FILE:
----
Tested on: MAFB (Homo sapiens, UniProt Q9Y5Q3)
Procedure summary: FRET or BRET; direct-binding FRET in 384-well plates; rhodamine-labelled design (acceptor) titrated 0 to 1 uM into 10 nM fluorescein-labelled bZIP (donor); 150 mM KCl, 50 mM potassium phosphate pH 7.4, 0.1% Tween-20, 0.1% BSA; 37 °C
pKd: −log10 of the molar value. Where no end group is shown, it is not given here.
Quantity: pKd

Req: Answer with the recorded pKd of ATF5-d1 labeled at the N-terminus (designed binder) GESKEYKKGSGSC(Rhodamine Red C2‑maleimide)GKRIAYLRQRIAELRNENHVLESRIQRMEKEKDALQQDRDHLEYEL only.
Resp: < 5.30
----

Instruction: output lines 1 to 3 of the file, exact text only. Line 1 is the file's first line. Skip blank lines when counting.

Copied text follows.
Tested on: MAFB (Homo sapiens, UniProt Q9Y5Q3)
Procedure summary: FRET or BRET; direct-binding FRET in 384-well plates; rhodamine-labelled design (acceptor) titrated 0 to 1 uM into 10 nM fluorescein-labelled bZIP (donor); 150 mM KCl, 50 mM potassium phosphate pH 7.4, 0.1% Tween-20, 0.1% BSA; 37 °C
pKd: −log10 of the molar value. Where no end group is shown, it is not given here.